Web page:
The resulting study, published in the New England Journal of Medicine earlier this week, tracked 72 school districts in the Boston area for 15 weeks after statewide mask mandates were lifted.
This included over 294,000 students and 46,500 staff.
Prior to the lifting of statewide masking requirements, trends in COVID-19 cases were relatively similar across all school districts.
It wasn’t until some schools were no longer required to wear masks and others that they were no longer required to wear masks that new trends began to emerge.
A graph of COVID-19 incidence rates in the included school districts shows that cases increased across the board as community case levels rose. However, schools that lifted mask requirements saw a much higher number of infected than schools that did not lift mask requirements.
In the first school week after the statewide order was lifted, 46 school districts lifted their masking requirements, 17 school districts lifted their mandates in the second week, followed by 7 school districts in the third week. it was done. Only two school districts maintained masking requirements through the end of the school year.
Schools that lifted mask mandates in the first week had the highest rates of COVID-19 among staff across all districts, and schools that lifted mask mandates in the second week had the highest rate of COVID-19 among students themselves, as well as It also had the highest incidence among pupils and pupils. staff united.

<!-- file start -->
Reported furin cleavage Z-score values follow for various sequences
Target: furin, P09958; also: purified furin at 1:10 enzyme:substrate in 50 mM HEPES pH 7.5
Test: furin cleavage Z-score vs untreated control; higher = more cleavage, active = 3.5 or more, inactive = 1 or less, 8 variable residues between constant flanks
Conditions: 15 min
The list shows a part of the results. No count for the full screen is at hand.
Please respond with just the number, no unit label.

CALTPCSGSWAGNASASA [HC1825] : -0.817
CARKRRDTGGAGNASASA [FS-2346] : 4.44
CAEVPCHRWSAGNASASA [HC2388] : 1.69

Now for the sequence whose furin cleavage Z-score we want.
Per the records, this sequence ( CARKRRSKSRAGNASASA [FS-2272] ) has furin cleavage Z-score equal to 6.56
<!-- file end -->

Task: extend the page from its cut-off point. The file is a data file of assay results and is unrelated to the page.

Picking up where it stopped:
The two districts that maintained mask mandates experienced approximately 10 COVID-19 cases per 100 students and staff each week during the peak period in late May.
At the same time, other school districts are experiencing 15 to 25 cases per 100 students each week, which is about 50 to 150 percent higher.
There was also a clear price to pay in terms of study time for students attending school without masking requirements. Additional cases related to lack of mandatory masking are at least 17,500 days and 6,500 days absent from school for children, researchers said, as anyone who tested positive for COVID-19 had to quarantine at home for at least five days. for that 15-week staff.
“This study clearly supports the importance of universal masking to reduce transmission of COVID-19 in school settings, especially when local COVID levels are high,” said Boston University School of Public Health. collaborator Eleanor Murray, assistant professor of epidemiology at Author, stated in the release. “Masks are reducing COVID-19 transmission in schools in a way that is equitable and easy to implement and should be part of a layered mitigation strategy.”
The researchers also found that school districts that chose to maintain masking requirements tended to have older buildings that may have poor ventilation or fewer windows, had higher student numbers per class, and generally It tends to serve low-income communities, and says universal masking could help — compensating for some of the inequalities poor students may already face.
COVID: Fewer cases in schools with mask rules, study says